Wednesday, July 18, 2018

The ACLU begs the Alligator to Eat it Last

That's the way to take this article published on their own blog. A Pro-Liberty Case for Gun Restrictions

Jay Stanley one of the org's Senior Policy Analysts makes the case.

That is if Governments don't pass Gun Control Laws they'll instead pass other laws such as:
  •  More physical searches
  •  More Surveillance
  •  More databases and watch lists 
  •  More armed police in more situations
  •  More police shootings

And their solution is to push for gun control?
Nevermind that the War On Guns would make the War On Drugs look like a picnic.
But what Gun control is the ACLU looking for?
I mean Stop and Frisk was largely about checking people for /guns/, in a jurisdiction where Legal carry was defacto banned.
As for watchlsits, the ACLU was against the whole "No Fly No Buy" which is using secret blacklists to ban people from owning guns.
And do they really think that if the police are more suspect that someone has an illegal gun that they would be less inclined to wrongly use violence?
Meanwhile the ACLU in this /very article/ talks down Red Flag Laws and Extreme Protective Orders?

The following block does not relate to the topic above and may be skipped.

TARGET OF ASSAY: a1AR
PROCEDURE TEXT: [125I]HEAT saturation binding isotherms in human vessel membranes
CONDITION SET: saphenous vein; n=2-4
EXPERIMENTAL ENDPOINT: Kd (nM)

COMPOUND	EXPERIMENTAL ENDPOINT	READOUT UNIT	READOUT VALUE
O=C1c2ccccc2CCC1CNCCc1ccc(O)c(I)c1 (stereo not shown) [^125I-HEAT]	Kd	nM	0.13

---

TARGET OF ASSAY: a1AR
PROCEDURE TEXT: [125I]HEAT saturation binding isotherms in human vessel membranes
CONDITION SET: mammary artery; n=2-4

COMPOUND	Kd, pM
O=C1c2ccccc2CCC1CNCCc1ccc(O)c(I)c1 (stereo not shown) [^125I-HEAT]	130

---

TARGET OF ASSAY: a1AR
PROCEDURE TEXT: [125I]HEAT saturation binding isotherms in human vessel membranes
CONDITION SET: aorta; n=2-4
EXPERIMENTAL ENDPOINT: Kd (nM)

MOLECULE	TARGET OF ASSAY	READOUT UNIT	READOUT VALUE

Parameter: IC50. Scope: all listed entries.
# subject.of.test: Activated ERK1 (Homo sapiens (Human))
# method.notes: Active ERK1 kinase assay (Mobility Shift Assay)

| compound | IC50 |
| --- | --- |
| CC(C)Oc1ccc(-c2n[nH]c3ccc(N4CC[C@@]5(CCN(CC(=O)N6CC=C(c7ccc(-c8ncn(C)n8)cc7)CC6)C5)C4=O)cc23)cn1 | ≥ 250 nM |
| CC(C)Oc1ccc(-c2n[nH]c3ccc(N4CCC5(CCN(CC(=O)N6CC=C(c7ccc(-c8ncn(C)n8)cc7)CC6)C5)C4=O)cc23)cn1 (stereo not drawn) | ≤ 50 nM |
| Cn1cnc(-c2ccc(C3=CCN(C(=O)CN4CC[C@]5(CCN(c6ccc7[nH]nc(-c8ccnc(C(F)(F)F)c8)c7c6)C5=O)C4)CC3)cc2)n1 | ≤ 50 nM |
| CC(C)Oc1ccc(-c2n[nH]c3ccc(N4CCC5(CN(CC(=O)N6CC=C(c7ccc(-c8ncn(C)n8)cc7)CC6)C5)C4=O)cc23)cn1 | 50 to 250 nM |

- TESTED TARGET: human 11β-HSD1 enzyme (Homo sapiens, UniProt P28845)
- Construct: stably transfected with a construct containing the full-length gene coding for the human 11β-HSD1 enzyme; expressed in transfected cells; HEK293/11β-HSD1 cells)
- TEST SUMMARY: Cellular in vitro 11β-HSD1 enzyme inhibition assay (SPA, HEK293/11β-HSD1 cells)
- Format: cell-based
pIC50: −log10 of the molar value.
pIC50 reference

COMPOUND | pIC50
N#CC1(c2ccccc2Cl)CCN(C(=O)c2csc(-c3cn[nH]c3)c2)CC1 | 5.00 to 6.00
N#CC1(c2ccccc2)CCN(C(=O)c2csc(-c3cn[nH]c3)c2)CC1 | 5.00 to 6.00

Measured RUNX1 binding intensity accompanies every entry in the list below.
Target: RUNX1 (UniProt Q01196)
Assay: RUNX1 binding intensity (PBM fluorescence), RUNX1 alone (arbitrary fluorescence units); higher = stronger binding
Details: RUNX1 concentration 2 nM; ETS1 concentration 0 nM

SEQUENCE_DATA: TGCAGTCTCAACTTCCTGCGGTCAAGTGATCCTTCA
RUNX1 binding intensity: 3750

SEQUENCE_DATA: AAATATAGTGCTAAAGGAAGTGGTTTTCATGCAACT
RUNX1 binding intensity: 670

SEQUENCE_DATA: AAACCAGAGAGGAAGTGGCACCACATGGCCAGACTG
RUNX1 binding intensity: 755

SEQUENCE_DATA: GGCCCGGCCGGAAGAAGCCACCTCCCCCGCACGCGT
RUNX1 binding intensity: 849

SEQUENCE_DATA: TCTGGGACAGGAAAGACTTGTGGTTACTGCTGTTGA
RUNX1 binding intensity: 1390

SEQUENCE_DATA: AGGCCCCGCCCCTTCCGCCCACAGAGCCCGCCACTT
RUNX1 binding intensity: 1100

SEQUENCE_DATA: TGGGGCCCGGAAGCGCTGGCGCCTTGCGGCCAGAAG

So... what gun control exactly do they think is okay?

But the last paragraph shows what it's really about:

As we as a society consider the issue of gun violence, these implications for American freedom also need to become part of the conversation. In particular, those who support expansive gun rights as a protection against excessive government power should strongly consider how much government intrusion and expanded power they’re willing to trade for those rights.

In other words:  Stop defending your gun rights you icky gun nuts!  The state's going to go after stuff I like instead!

Turn that around, the article is literally saying "Hey, how many of the rights I like can I get in exchange for agreeing to some gun control?"

Of course given Gun Control would result in less privacy (data bases watch-lists, ect), less due process (red flag laws and other bans), and more police interference....

It seems like a rather sucky trade.

Also... does the ACLU really want to take the argument "Because there are a lot of X in the country, the State may overreact and infringe on unrelated rights, therefore we should support restrictions on X!"

Then add in this stance where the ACLU has said this in an internal memo:  "Our defense of speech may have a greater or lesser harmful impact on the equality and justice work to which we are also committed."


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